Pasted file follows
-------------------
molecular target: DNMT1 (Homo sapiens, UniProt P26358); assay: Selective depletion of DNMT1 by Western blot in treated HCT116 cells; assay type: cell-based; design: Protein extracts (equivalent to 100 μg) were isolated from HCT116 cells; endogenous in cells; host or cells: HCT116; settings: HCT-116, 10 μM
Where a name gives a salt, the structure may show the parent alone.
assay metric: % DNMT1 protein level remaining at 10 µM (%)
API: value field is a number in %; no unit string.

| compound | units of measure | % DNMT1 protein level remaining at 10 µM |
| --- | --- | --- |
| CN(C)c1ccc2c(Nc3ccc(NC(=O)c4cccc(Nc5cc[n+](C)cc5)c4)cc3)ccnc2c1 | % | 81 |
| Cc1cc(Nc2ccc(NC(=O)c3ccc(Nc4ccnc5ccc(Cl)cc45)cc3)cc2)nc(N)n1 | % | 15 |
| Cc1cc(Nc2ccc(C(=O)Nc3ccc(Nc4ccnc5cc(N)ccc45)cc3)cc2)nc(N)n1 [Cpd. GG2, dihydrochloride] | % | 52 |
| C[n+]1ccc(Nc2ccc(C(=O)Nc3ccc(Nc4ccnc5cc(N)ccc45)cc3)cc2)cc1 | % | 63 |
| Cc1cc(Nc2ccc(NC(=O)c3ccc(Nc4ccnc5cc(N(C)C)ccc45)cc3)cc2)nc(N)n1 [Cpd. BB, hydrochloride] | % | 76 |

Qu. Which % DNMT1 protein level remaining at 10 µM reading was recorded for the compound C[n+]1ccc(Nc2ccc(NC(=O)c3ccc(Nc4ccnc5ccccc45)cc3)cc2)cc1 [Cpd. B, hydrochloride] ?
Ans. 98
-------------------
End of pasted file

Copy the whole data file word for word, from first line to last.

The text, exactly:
molecular target: DNMT1 (Homo sapiens, UniProt P26358); assay: Selective depletion of DNMT1 by Western blot in treated HCT116 cells; assay type: cell-based; design: Protein extracts (equivalent to 100 μg) were isolated from HCT116 cells; endogenous in cells; host or cells: HCT116; settings: HCT-116, 10 μM
Where a name gives a salt, the structure may show the parent alone.
assay metric: % DNMT1 protein level remaining at 10 µM (%)
API: value field is a number in %; no unit string.

| compound | units of measure | % DNMT1 protein level remaining at 10 µM |
| --- | --- | --- |
| CN(C)c1ccc2c(Nc3ccc(NC(=O)c4cccc(Nc5cc[n+](C)cc5)c4)cc3)ccnc2c1 | % | 81 |
| Cc1cc(Nc2ccc(NC(=O)c3ccc(Nc4ccnc5ccc(Cl)cc45)cc3)cc2)nc(N)n1 | % | 15 |
| Cc1cc(Nc2ccc(C(=O)Nc3ccc(Nc4ccnc5cc(N)ccc45)cc3)cc2)nc(N)n1 [Cpd. GG2, dihydrochloride] | % | 52 |
| C[n+]1ccc(Nc2ccc(C(=O)Nc3ccc(Nc4ccnc5cc(N)ccc45)cc3)cc2)cc1 | % | 63 |
| Cc1cc(Nc2ccc(NC(=O)c3ccc(Nc4ccnc5cc(N(C)C)ccc45)cc3)cc2)nc(N)n1 [Cpd. BB, hydrochloride] | % | 76 |

Qu. Which % DNMT1 protein level remaining at 10 µM reading was recorded for the compound C[n+]1ccc(Nc2ccc(NC(=O)c3ccc(Nc4ccnc5ccccc45)cc3)cc2)cc1 [Cpd. B, hydrochloride] ?
Ans. 98